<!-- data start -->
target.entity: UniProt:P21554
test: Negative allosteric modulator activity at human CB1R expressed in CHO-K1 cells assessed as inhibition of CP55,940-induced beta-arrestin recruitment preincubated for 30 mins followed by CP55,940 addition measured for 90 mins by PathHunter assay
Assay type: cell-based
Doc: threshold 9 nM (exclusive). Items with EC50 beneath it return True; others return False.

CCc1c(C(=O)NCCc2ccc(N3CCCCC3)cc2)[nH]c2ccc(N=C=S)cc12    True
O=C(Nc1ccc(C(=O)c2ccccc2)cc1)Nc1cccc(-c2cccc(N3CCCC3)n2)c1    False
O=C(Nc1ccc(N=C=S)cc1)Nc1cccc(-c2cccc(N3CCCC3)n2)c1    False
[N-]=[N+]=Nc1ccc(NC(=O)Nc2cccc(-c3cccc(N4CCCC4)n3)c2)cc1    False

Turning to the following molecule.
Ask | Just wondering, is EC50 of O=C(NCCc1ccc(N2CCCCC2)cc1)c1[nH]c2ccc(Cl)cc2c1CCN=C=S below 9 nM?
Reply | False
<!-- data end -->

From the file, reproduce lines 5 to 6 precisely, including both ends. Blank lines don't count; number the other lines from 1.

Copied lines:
CCc1c(C(=O)NCCc2ccc(N3CCCCC3)cc2)[nH]c2ccc(N=C=S)cc12    True
O=C(Nc1ccc(C(=O)c2ccccc2)cc1)Nc1cccc(-c2cccc(N3CCCC3)n2)c1    False